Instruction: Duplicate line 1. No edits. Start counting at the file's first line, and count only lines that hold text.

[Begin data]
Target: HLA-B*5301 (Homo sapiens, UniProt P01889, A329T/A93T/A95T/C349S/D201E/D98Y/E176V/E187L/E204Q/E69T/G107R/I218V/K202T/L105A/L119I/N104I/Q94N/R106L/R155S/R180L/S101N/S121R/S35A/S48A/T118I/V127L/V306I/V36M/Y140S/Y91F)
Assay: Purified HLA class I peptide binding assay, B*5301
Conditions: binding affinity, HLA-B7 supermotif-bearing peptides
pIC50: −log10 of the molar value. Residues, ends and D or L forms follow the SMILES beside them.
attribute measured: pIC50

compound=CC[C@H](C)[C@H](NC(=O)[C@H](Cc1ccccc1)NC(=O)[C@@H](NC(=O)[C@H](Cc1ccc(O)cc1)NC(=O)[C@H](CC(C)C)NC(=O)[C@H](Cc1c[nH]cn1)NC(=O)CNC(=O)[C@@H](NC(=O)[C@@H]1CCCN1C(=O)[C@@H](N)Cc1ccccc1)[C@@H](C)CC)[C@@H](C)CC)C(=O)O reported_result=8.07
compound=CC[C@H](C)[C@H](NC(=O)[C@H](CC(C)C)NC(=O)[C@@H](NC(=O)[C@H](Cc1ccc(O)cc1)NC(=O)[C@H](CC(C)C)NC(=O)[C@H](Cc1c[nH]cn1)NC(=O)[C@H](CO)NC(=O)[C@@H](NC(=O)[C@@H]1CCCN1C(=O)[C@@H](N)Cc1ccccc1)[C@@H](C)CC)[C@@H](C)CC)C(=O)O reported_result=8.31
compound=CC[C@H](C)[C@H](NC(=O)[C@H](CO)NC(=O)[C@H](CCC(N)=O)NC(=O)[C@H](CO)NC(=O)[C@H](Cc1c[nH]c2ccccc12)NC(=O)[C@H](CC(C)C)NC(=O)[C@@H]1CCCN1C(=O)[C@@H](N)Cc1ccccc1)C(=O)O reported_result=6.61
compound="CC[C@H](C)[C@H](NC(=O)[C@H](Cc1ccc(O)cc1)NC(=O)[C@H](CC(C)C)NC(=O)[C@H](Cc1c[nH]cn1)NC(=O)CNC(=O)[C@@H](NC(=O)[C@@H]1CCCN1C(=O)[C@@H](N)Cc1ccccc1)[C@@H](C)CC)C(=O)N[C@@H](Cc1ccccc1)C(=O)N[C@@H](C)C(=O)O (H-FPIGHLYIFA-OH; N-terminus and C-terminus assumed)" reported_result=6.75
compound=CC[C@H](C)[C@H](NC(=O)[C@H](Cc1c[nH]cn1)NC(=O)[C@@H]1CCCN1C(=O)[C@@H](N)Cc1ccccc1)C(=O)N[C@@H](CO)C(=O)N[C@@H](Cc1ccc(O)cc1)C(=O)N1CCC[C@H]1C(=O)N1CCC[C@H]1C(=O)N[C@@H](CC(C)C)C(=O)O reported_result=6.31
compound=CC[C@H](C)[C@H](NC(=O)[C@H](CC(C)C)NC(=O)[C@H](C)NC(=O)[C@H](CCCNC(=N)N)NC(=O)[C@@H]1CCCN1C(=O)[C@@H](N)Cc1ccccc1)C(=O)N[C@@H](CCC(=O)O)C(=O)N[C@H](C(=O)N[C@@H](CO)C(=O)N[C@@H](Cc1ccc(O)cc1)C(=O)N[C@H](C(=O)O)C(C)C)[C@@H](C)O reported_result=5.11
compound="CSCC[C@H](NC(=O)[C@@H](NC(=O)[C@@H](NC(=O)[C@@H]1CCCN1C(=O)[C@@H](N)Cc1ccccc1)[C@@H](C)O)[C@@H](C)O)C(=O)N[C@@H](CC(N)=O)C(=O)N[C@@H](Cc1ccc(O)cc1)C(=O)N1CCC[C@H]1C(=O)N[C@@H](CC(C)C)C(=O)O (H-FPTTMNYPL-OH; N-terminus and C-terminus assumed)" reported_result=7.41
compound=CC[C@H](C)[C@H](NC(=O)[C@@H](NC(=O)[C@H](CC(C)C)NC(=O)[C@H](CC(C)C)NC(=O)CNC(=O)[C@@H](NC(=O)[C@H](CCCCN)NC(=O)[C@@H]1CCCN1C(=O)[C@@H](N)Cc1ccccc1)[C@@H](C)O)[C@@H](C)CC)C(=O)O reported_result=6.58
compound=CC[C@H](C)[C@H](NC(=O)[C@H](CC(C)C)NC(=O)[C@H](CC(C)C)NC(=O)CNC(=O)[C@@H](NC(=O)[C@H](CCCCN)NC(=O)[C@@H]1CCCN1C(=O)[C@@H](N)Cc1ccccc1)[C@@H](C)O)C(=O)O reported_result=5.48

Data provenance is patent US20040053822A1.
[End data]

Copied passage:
Target: HLA-B*5301 (Homo sapiens, UniProt P01889, A329T/A93T/A95T/C349S/D201E/D98Y/E176V/E187L/E204Q/E69T/G107R/I218V/K202T/L105A/L119I/N104I/Q94N/R106L/R155S/R180L/S101N/S121R/S35A/S48A/T118I/V127L/V306I/V36M/Y140S/Y91F)